I met with Kronman in his office at the Yale Law School to talk about democracy and aristocracy, campus debates over free speech, affirmative action, and what he calls “the conversational ideal.”
The Assault on American Excellenceis tonally restrained and evenhanded, but there’s also anger here. What are you angry about?
What is it that distresses me? The eclipse of what I call “the conversational ideal.” The idea of the university as a space apart, given over to the rare and difficult task of pursuing the truth.
That’s been compromised in a variety of ways.
Let’s talk about aristocracy. Much of your argument depends on the tension between democratic and aristocratic values. Colleges — and you’re really talking about elite colleges, here — ought to preserve, you say, “an aristocratic ethos in an otherwise democratic culture.”
Our most elite universities are today running away from their elitism, denying it, doing their best to conceal or suppress it. In running away from it, they not only disown values and traditions that are an important part of their identity, but they also disserve the great democratic country in which they sit. These elite schools are national treasures. Their elitism is what makes them such. It’s not a problem, it’s an asset, a value, something to be cherished and cared for.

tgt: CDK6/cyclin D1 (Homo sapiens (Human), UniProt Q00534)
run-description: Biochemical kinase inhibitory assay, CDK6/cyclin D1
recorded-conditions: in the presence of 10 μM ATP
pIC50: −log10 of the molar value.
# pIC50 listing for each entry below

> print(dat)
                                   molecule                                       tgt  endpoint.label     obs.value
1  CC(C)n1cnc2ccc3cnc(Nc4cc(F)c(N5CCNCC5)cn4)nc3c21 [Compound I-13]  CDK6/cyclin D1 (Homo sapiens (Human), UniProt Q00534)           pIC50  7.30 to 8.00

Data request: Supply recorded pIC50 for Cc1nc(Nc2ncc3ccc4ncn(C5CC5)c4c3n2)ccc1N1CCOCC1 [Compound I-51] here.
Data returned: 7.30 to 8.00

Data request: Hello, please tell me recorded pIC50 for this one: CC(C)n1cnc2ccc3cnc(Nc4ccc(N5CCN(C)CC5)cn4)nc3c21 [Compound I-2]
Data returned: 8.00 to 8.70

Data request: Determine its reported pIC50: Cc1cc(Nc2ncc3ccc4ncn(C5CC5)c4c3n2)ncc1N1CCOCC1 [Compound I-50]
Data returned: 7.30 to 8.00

But our colleges have sought to do more than just train their students in a discipline or equip them with the knowledge they need for vocational pursuit. They have sought to do something more general — to equip them for a life of responsible and enjoyable observation, judgment, and action. They have sought to instill in them those traits of character which are important and perhaps indispensable to leading a life of an intellectually, morally, spiritually, and aesthetically rich and full kind.
In fact, very little attention, certainly in the humanities, is now paid to the quality of the education these precious few are receiving once they’ve been admitted. What does it matter how difficult it is to get into a club if the club isn’t doing anything worthwhile?
I still believe with every bone in my body that what our universities are doing — or ought to be doing — at the undergraduate level is as worthy as any enterprise on earth. But I don’t think it is possible to explain what that is, let alone defend and justify it, without recurring to the aristocratic ideal of character that lies at the heart of a liberal education.